Written December 21, 2019
This review is the subjective opinion of a Tripadvisor member and not of Tripadvisor LLC. Tripadvisor performs checks on reviews as part of our industry-leading trust & safety standards. Read our transparency report to learn more.

jbushman2017
Nipomo, CA486 contributions
4.0 of 5 bubbles
Jan 2019
This museum includes lots of paintings and artifacts from Uruguays history. Because nothing was in English I can not tell you how much history was actually covered. It appeared to me that there was a rough chronological outline of Uruguays history from 1810 until the 1900’s but not much more. I did not understand nearly enough but still enjoyed the 30 minutes I spent here.
Written January 18, 2019
This review is the subjective opinion of a Tripadvisor member and not of Tripadvisor LLC. Tripadvisor performs checks on reviews as part of our industry-leading trust & safety standards. Read our transparency report to learn more.

ASU_DrK
Phoenix, AZ425 contributions
3.0 of 5 bubbles
Apr 2018
The museum has two floors of exhibits open to the public. Mostly consists of well-displayed cases of military memorabilia (guns, swords, uniforms, etc), and numerous paintings of portraits of military leaders. Nothing is in English, but entrance is free and worth a quick look if nothing else (20 minutes tops). Not a destination on its own.
Written April 21, 2018
This review is the subjective opinion of a Tripadvisor member and not of Tripadvisor LLC. Tripadvisor performs checks on reviews as part of our industry-leading trust & safety standards. Read our transparency report to learn more.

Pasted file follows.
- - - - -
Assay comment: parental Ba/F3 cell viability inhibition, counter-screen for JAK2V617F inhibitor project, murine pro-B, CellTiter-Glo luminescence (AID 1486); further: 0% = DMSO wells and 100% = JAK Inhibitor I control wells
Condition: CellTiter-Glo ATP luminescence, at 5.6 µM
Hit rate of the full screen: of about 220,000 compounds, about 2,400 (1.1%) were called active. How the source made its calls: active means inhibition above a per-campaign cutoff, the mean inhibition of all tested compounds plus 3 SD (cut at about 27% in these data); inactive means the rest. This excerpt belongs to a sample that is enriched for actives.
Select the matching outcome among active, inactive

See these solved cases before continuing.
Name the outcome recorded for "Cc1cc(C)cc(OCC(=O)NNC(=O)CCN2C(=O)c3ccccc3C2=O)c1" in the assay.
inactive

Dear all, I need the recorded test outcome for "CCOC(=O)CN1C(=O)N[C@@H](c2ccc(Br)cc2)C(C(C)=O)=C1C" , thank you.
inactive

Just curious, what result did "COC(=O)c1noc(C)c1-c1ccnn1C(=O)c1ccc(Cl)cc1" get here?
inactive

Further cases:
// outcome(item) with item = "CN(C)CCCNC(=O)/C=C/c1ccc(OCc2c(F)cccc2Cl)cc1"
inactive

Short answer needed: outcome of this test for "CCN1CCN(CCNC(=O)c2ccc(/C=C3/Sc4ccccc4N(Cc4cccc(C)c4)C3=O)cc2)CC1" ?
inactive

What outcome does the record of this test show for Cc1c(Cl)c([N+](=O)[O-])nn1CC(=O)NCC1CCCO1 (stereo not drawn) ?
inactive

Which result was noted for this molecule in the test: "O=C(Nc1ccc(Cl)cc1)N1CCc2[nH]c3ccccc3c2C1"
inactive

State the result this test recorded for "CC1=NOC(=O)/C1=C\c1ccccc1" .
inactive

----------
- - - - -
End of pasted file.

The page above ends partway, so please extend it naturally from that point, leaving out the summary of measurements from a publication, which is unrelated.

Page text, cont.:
jantoby1
Chigwell, England425 contributions
4.0 of 5 bubbles
Nov 2017 • Solo
This is like a family museum, with clothes and household items belonging to a wealthy family, in their home. I liked it, as it had everyday things and some lovely garments and shoes that particularly caught my eye.
Written December 17, 2017
This review is the subjective opinion of a Tripadvisor member and not of Tripadvisor LLC. Tripadvisor performs checks on reviews as part of our industry-leading trust & safety standards. Read our transparency report to learn more.

C H
Buenos Aires, Argentina268 contributions
4.0 of 5 bubbles
Nov 2017 • Solo
This museum is inside a beautifully restored building that was home to the first President of Uruguay. It contains an amazing collection of artefacts and pictures depicting the history of Uruguay. Lots of military pieces.
There is a considerable amount here, but my Uruguayan history is not good enough to know which were the truly stand out pieces.
All of the labels are in Spanish.
The museum is free to enter - I just wish I knew more in advance to help me understand exactly what I was seeing
Written November 8, 2017
This review is the subjective opinion of a Tripadvisor member and not of Tripadvisor LLC. Tripadvisor performs checks on reviews as part of our industry-leading trust & safety standards. Read our transparency report to learn more.

Ivor M
London, UK527 contributions
5.0 of 5 bubbles
Mar 2017 • Solo
This was the home of the first Uruguayan president and now holds a museum telling the history of the country especially the years before independence, the fight for independence and the first decades of that. I learnt a lot. I thought its explanation of the dilemma faced once Spanish rule was no longer clear because of the Napoleonic wars was excellent. It helps to have some knowledge of Spanish.
Written April 8, 2017
This review is the subjective opinion of a Tripadvisor member and not of Tripadvisor LLC. Tripadvisor performs checks on reviews as part of our industry-leading trust & safety standards. Read our transparency report to learn more.